*
Thomas A. Henzinger,
Jean-Francois Raskin, and Pierre-Yves Schobbens*

A specification formalism for reactive systems defines a class of
omega-languages. We call a specification formalism *fully decidable*
if it is constructively closed under boolean operations and has a decidable
satisfiability (nonemptiness) problem. There are two important, robust
classes of omega-languages that are definable by fully decidable formalisms.
The *omega-regular languages* are definable by finite automata, or
equivalently, by the Sequential Calculus. The *counter-free omega-regular
languages* are definable by temporal logic, or equivalently, by the
first-order fragment of the Sequential Calculus. The gap between both
classes can be closed by finite counting (using automata connectives), or
equivalently, by projection (existential second-order quantification over
letters).

A specification formalism for real-time systems defines a class of
*timed* omega-languages, whose letters have real-numbered time stamps.
Two popular ways of specifying timing constraints rely on the use of clocks,
and on the use of time bounds for temporal operators. However, temporal
logics with clocks or time bounds have undecidable satisfiability problems,
and finite automata with clocks (so-called *timed automata*) are not
closed under complement. Therefore, two fully decidable restrictions of
these formalisms have been proposed. In the first case, clocks are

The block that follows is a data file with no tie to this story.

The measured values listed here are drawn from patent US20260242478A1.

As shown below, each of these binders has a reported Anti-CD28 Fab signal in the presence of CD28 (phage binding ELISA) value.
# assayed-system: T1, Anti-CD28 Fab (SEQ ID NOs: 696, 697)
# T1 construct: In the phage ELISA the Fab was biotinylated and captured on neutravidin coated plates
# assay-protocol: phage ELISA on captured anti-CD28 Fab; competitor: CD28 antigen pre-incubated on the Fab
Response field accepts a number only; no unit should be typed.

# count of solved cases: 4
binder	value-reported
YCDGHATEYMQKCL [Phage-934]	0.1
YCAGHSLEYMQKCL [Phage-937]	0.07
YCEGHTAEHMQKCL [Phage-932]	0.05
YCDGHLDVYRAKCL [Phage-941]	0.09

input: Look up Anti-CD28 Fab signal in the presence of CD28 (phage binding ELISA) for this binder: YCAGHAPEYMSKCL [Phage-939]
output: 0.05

restricted to *event clocks*, which measure distances to immediately
preceding or succeeding events only. In the second case, time bounds are
restricted to *nonsingular intervals*, which cannot specify the exact
punctuality of events. We show that the resulting classes of timed
omega-languages are robust, and we explain their relationship.

First, we show that temporal logic with event clocks defines the same class
of timed omega-languages as temporal logic with nonsingular time bounds, and
we identify a first-order monadic theory that also defines this class.
Second, we show that if the ability of finite counting is added to these
formalisms, we obtain the class of timed omega-languages that are definable
by finite automata with event clocks, or equivalently, by a restricted
second-order extension of the monadic theory. Third, we show that if
projection is added, we obtain the class of timed omega-languages that are
definable by timed automata, or equivalently, by a richer second-order
extension of the monadic theory. These results identify three robust classes
of timed omega-languages, of which the third, while popular, is not definable
by a fully decidable formalism. By contrast, the first two classes are
definable by fully decidable formalisms from temporal logic, from automata
theory, and from monadic logic. Since the gap between these two classes can
be closed by finite counting, we dub them the *timed omega-regular
languages* and the *timed counter-free omega-regular languages*,
respectively.

*Proceedings of the
25th International Colloquium on Automata, Languages, and Programming*
(ICALP),
Lecture Notes in Computer Science,
Springer, 1998, pp. 580-591.

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